The BendixKing AeroCorder 100 Flight Data Recorder weighs 4.5 pounds and is an option for use on helicopters. Photo: BendixKing
The National Transportation Safety Board is calling on helicopter builders to equip turbine-powered rotorcraft with crash-resistant flight data recorders and crash-protected image recorders to provide data, audio and images to improve crash investigations.
In a safety recommendation report issued on June 2, the NTSB asked Airbus Helicopters, Bell, Leonardo, MD Helicopters, Robinson Helicopter Company, and Sikorsky to embed such systems on their helicopters.
The NTSB said that "the Federal Aviation Administration has not implemented a series of NTSB recommendations made in 2013 and 2015."
"Those recommendations were issued after NTSB investigators found the lack of recorded data hindered their understanding of several crashes that could have serious flight safety implications," according to the NTSB.
The NTSB's call follows an urging by Senate Minority Leader Chuck Schumer, D-N.Y., last June for all helicopters to be equipped with "black boxes" in the wake of a fatal crash in midtown Manhattan of an Agusta A109E helicopter that did not feature a flight data recorder.
While helicopters meeting specific criteria established by the FAA are required to have crash-resistant systems to record flight data and cockpit audio, none are currently required to have an image recording capability, the NTSB said.
Despite the lack of action from the FAA, some helicopter operators have equipped their aircraft with recording systems, including image recording capability, even though they are not required to do so.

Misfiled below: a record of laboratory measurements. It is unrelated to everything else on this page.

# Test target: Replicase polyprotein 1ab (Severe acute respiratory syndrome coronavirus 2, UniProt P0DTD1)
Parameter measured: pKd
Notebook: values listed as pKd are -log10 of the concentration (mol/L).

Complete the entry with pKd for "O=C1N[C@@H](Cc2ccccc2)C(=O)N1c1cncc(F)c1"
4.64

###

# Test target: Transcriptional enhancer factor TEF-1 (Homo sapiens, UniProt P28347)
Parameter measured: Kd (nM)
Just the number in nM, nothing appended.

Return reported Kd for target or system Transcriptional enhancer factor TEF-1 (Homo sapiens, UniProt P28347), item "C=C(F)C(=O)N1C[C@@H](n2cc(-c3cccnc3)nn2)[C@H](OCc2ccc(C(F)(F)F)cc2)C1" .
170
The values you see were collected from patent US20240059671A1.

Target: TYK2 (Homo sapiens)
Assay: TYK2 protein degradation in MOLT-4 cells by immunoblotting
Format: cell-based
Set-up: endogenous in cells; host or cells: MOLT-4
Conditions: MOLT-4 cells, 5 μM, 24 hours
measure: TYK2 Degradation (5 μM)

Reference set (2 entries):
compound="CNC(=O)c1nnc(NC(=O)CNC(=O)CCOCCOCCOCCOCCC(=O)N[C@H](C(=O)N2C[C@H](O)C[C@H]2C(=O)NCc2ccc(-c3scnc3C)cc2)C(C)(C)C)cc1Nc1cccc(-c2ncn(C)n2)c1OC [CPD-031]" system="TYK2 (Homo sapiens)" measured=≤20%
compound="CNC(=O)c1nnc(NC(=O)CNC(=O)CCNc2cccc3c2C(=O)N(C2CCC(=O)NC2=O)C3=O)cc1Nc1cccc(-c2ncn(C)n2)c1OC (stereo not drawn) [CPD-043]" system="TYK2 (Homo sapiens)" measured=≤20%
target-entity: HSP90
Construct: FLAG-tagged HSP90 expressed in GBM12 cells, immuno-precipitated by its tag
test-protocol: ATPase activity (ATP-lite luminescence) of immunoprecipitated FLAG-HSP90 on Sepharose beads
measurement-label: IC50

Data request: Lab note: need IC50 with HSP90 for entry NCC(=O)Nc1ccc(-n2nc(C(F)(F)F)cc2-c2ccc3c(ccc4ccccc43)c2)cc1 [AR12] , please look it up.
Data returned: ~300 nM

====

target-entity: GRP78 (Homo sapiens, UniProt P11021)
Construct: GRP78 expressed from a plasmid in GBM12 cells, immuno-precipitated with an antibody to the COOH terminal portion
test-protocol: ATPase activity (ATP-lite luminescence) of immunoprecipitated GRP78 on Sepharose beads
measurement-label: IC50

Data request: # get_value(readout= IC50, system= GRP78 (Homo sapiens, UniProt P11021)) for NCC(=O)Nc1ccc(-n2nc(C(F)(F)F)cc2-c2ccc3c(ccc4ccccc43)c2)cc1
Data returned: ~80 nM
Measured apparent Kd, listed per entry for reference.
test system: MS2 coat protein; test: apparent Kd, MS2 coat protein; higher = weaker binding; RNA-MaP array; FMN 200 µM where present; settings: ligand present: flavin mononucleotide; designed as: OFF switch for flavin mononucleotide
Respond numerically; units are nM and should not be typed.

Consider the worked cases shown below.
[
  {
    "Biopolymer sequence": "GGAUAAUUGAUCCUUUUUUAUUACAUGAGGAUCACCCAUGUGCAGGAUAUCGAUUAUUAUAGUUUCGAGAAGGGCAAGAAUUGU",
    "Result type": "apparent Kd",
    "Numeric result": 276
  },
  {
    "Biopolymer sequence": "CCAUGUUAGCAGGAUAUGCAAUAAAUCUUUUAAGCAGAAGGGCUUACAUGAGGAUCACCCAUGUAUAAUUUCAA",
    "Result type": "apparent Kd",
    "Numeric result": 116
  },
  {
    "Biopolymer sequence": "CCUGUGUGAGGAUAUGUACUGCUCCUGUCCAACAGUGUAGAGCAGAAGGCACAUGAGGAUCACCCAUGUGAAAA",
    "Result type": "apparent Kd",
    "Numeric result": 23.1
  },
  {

“The more information we have, the better we can understand not only the circumstances of a crash, but what can be done to prevent future accidents,” Dana Schulze, the director of the NTSB Office of Aviation Safety, said in a statement. “We are asking that currently available recording technology be put to use in a way that will improve aviation safety.”
The NTSB cited seven helicopter investigations between 2011 and 2017 in which the lack of access to recorded data impeded their ability to identify and address potential safety issues.
Although the FAA has declined to mandate recorders on those helicopters not already required to have them, the agency said that it has encouraged operators since 2005 to install the equipment on a voluntary basis. For its part, however, the NTSB said that turbine-powered helicopters in 86 percent of 185 accidents that NTSB investigated between 2005 and 2017 had no recording equipment installed and that the FAA actions have thus been ineffective.
In addition to asking manufacturers to install crash-resistant recorders on newly built helicopters, the NTSB also asked them to provide a means to retrofit their helicopters with crash-resistant systems capable of recording flight data, cockpit audio and images on their helicopters not already so equipped.